Venues and dates: Slung Low, The Holbeck, Leeds, August 18, 4.30pm; Bowes Museum, Barnard Castle, August 20, 1pm and 3pm; Ushaw House, Durham, August 22, 1pm and 3pm; Allendale Village Hall, Hexham, August 25, 6.30pm; The Lowry, Salford Quays, August 26, 11.30am and 1.30pm; Harewood House, Leeds, August 30, times to be announced; Stage@TheDock, Hull, September 2, times to be announced; Pontefract Castle, Pontefract, September 4, 4.30pm; National Centre for Early Music, York, September 5, 11.30am, 1pm and 3pm.
Song Of Our Heartland, October
THIS new community opera should have premiered at Locomotion, in Shildon, County Durham, in May 2020, but you know the rest.
Commissioned by Northern Heartlands, the Great Place scheme for County Durham, it was written by Durham-born composer Will Todd, with a storyline by Caroline Clegg and libretto by Emma Jenkins, and was developed in partnership with members of north-eastern communities.
However, after the cancellation of rehearsals and performances earlier in the year, Song Of Our Heartland now will be created digitally, with different elements recorded separately under social-distancing guidelines and pieced together as a 60-minute film, expected to be released in October 2020.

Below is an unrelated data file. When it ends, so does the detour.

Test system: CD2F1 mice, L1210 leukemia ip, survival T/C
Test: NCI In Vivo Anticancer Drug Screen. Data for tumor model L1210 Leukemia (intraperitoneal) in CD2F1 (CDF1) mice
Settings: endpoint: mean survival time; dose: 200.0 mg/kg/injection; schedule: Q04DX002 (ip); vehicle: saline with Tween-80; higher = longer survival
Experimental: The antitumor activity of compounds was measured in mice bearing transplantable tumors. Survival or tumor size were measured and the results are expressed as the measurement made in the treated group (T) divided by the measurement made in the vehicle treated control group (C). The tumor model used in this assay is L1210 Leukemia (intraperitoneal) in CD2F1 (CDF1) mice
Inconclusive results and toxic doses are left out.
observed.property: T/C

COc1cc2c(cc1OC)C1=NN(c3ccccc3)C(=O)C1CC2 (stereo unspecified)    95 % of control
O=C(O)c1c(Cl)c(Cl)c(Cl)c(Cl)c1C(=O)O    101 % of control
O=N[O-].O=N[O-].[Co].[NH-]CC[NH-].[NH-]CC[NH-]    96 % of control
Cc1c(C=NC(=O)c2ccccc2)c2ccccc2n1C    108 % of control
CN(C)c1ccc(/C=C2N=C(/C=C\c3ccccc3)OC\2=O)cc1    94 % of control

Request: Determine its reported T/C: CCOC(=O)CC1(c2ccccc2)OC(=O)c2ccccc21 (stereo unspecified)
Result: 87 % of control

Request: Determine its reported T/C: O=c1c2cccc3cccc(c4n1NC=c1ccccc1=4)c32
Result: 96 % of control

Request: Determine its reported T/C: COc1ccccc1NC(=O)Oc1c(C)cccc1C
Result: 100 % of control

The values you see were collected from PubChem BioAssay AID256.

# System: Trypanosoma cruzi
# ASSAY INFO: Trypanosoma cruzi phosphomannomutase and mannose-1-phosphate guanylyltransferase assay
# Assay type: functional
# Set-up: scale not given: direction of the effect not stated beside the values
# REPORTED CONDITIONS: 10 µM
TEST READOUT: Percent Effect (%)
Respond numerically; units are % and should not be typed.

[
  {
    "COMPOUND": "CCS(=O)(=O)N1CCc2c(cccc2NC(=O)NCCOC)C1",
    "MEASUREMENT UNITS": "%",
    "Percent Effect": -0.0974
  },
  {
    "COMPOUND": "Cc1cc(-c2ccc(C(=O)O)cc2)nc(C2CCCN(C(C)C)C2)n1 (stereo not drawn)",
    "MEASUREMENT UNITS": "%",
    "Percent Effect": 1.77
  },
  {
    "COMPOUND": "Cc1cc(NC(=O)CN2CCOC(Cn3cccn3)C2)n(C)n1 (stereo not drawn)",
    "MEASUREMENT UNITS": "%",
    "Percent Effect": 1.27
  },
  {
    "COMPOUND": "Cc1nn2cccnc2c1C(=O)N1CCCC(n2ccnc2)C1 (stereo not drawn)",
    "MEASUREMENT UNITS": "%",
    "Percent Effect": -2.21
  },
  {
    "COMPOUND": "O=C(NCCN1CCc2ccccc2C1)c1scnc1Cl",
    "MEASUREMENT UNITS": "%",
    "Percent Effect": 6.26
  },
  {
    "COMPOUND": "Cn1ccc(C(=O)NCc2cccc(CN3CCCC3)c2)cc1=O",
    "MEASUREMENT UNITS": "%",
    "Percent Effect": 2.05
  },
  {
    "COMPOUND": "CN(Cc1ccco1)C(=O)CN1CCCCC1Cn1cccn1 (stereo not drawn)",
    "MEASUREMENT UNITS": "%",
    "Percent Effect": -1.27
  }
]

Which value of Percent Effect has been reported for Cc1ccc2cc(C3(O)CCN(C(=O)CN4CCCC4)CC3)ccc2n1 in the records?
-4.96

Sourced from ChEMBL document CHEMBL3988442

Participants in the Community Chorus and members of the community taking solo roles in the opera have been rehearsing with Opera North’s music team via Zoom sessions during lockdown; their parts will each be recorded individually.
Set in a town marked by declining industry and loss of civic spaces, Song Of Our Heartland is both a love letter to the landscape, the heritage and the people of the area and an act of storytelling by three generations of indomitable women.
After the death of Harold, a former miner and railwayman, the opera shines a light on his family, his wife Lilian, daughter Jacqueline and granddaughter Skylar, as they face a stark choice between moving away to find jobs and new opportunities or staying to face an uncertain future.
Forced by Harold’s death to remain and driven by her grandad’s spirit, Skylar fights to save the things that are most important to her: the school choir and the abandoned Moonlight Ballroom Theatre.
Directed by Caroline Clegg and conducted by Holly Mathieson, the film of Song Of Our Heartland will be filmed on location at Locomotion and the surrounding County Durham area and recorded by the Chorus and Orchestra of Opera North and the newly formed Community Chorus, with solo roles shared between members of the Chorus of Opera North and community participants.